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Genetic Counselling

What is genetic counselling?

Genetic counselling is a communication process, which aims to help individuals, couples and families understand and adapt to the medical, psychological, familial and reproductive implications of the genetic contribution to specific health conditions.

This process integrates the following:

  • Interpretation of family and medical histories to assess the presence or chance of a genetic conditioning developing
  • Interpretation of genetic variants and the implications for individuals and their family members
  • Education about the natural history of the condition, inheritance pattern, testing options, management, prevention, support resources and research.
  • Counselling to promote informed choices in view of risk assessment, family goals, ethical and religious values.

Adapted from: Resta et al, (2006) A new definition of genetic counelling: NSGC task force report, J Gen Couns.

The role of genetic counsellors at PRISM

Genetic counsellors at PRISM are involved in:

  • Genomic variant curation
  • Genomics variant classification by co-ordination of multi-disciplinary team meetings
  • Genomic results interpretation and discussion with patients, research participants and clinicians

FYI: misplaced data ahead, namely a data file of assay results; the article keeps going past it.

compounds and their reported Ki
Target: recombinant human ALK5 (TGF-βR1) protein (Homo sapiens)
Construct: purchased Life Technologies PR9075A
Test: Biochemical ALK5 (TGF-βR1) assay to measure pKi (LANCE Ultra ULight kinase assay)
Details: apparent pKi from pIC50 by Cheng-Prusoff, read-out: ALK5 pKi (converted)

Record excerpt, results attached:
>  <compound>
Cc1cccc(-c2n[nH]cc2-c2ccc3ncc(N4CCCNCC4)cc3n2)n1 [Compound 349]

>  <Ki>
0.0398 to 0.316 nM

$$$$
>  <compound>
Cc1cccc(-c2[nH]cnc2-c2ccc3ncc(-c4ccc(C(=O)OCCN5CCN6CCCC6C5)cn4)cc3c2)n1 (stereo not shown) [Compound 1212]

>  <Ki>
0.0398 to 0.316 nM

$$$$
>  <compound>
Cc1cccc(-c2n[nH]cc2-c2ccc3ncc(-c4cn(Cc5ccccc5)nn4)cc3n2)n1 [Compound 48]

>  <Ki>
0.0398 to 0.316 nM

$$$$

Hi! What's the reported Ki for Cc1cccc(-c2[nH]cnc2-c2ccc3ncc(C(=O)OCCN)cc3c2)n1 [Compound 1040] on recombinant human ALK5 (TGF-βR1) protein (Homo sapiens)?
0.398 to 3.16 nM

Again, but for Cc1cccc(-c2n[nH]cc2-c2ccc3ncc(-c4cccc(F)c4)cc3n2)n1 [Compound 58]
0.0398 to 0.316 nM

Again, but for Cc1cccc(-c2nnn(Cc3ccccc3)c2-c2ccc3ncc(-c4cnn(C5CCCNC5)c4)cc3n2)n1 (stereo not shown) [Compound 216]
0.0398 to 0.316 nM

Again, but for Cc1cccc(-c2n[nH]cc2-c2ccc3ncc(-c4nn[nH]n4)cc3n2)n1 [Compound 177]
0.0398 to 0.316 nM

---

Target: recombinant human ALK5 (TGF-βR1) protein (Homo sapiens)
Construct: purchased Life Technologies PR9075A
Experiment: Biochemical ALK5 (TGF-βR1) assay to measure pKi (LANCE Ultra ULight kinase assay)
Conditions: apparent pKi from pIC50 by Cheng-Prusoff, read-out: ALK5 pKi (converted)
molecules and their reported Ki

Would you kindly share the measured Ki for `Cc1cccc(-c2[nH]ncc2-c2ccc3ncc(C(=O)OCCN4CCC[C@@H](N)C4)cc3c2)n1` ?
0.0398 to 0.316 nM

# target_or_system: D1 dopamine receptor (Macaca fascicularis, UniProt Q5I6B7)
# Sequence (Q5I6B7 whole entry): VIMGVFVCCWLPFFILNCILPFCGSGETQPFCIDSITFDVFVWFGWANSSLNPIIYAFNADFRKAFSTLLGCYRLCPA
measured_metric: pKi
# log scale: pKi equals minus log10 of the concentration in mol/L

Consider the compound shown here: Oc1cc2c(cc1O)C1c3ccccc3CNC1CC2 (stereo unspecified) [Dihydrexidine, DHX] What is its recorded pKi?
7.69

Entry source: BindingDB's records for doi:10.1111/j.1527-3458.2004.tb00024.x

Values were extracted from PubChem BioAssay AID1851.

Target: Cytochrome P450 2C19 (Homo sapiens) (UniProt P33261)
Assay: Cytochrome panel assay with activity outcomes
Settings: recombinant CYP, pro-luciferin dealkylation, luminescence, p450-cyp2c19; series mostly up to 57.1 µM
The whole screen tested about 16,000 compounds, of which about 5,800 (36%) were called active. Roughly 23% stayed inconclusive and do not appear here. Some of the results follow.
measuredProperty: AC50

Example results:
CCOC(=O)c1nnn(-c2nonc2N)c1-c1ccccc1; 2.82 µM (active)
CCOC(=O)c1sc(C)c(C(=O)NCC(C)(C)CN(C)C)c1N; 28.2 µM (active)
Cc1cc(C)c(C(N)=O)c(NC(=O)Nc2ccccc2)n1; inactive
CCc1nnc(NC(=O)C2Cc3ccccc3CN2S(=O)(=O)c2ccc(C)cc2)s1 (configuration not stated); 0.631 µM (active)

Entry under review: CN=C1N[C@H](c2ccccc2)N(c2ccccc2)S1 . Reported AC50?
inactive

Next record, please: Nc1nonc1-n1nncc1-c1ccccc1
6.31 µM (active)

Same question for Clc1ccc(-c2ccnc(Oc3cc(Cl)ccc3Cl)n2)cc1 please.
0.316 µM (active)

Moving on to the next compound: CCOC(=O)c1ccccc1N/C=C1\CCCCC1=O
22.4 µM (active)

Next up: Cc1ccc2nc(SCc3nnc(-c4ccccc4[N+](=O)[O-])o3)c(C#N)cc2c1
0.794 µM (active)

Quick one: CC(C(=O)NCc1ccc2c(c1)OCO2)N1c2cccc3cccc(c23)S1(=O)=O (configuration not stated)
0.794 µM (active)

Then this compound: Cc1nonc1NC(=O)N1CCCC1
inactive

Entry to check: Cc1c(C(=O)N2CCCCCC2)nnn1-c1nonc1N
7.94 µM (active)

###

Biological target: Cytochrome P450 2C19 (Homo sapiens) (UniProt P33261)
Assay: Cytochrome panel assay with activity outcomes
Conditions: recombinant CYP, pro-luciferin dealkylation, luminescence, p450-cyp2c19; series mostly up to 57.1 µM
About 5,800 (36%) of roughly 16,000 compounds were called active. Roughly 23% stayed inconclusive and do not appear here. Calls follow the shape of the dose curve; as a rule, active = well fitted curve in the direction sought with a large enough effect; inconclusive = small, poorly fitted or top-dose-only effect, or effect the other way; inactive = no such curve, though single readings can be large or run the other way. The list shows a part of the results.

• Family history collection and interpretation
  • Consent processes for genetic testing
  • Ethics and regulation regarding genomics research and practice 

    Genetic counselling at PRISM

If you have participated in the Biobank research study you may be contacted about attending a genetic counselling appointment.

Or you may be interested in having your whole genome sequenced at the Precision Health Clinic.

The type of information that may be discussed could include:

  • A diagnosis of a treatable genetic condition that you have but may not be aware of
  • An increased risk of developing a genetic condition such as cancer, heart disease or neurological difficulties
  • Information about how you may respond to medication
  • Information that you are a carrier for a genetic condition – this genetic condition will not affect you however it could have implications for family members and future children

    The information revealed from a genomic screen could be relevant to the health management of you and your family members. If you are healthy, however, then the chance of finding genetic variants significant to your health will be low. Only variants that are clinically actionable will be returned, for example, that could help in the prevention or monitoring of a genetic condition.

Useful resources to find more information about genetic conditions:

For clinicians and participants, if you have any questions about genetic counselling processes or appointments, please contact Yasmin Bylstra